• Traditional approaches mainly subsidy driven
    • Providing toilets does not guarantee their use,
    • Creates a culture of dependence on subsidies.
    • Open defecation and the cycle of fecal–oral contamination continued to spread disease.
  • 18. Diarrhea prevalence v’s latrine usage
  • 19. History
    • CLTS was pioneered by Kamal Kar in Bangladesh, in 2000.
    • WB, Plan International, WaterAid and UNICEF have become important disseminators and champions of CLTS.
    • Today CLTS is in more than 20 countries in Asia , Africa, Latin America and the Middle East.
    • No reference of CLTS being implemented in the Philippines.
  • 20. MDGs Seriously off track
  • 21. 20 million people do not have access to improved sanitation. Economic Impacts of Sanitation in the Philippines, WB An approach that works: CLTS Lessons from Sumatra
  • 22. Sumatran Islands Context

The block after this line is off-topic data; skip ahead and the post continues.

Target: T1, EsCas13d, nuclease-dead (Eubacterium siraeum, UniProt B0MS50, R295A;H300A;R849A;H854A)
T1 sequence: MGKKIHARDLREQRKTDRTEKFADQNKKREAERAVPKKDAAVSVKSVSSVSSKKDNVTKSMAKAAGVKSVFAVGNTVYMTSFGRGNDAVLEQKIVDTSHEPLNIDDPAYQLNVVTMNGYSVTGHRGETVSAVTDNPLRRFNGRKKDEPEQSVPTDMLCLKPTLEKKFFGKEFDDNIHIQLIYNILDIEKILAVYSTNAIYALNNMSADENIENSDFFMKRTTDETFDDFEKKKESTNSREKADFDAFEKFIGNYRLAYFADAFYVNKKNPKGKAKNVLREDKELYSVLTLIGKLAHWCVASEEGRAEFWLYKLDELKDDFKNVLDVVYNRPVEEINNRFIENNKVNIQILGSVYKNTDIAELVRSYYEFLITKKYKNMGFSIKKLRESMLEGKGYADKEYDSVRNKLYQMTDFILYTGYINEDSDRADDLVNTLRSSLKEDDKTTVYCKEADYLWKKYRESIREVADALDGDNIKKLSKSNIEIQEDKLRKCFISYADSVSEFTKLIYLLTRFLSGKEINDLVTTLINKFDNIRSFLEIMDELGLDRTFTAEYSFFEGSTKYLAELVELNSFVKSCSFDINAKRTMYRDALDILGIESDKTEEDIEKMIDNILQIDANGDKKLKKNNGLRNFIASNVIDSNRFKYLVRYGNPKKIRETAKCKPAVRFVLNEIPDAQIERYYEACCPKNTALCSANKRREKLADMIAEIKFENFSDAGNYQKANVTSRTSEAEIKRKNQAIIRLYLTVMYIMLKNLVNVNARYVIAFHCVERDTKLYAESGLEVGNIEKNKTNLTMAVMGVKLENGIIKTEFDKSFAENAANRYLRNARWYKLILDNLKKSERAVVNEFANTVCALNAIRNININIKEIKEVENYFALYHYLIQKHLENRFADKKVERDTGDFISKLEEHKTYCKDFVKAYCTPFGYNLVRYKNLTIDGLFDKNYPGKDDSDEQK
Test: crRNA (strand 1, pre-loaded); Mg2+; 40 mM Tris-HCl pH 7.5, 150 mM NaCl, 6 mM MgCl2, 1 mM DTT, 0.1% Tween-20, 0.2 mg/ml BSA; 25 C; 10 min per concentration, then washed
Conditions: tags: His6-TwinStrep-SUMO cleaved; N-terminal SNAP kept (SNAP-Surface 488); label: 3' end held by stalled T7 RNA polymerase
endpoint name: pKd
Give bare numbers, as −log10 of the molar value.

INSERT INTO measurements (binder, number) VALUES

• Funded by Oydimar Network with NZAID and AusAID.
    • Post earthquake reconstruction environment
    • Committed delivery of 64 improved water and sanitation facilities. (21 latrines)
    • HELP UNESCO partner for technical learning
  • 23. CLTS PROCESS As refined by team SAI
  • 24. 5 major steps
    • Prepare
    • Trigger
    • Action Planning
    • Tracking
    • Sustaining
  • 25. Step 1. Prepare
  • 26. Outside In (Before Day 1)
    • Training on 5 steps process.
    • CLTS is build on feelings so technical know how is not enough!
    • You have to build a cultural in your field team to ‘feel and live the process”
    Outcomes behaviours actions barriers Causes
  • 27. Step 2 Triggering “ Triggering is based on stimulating a collective sense of disgust and shame among community members as they confront the crude fact about mass open defecation and its negative impacts on the entire community.”
  • 28. Team Huddle And action
  • 29.  
  • 30. Step 2. Ice breaker
  • 31.  
  • 32. Step 3. Discussion Who actually has a latrine here?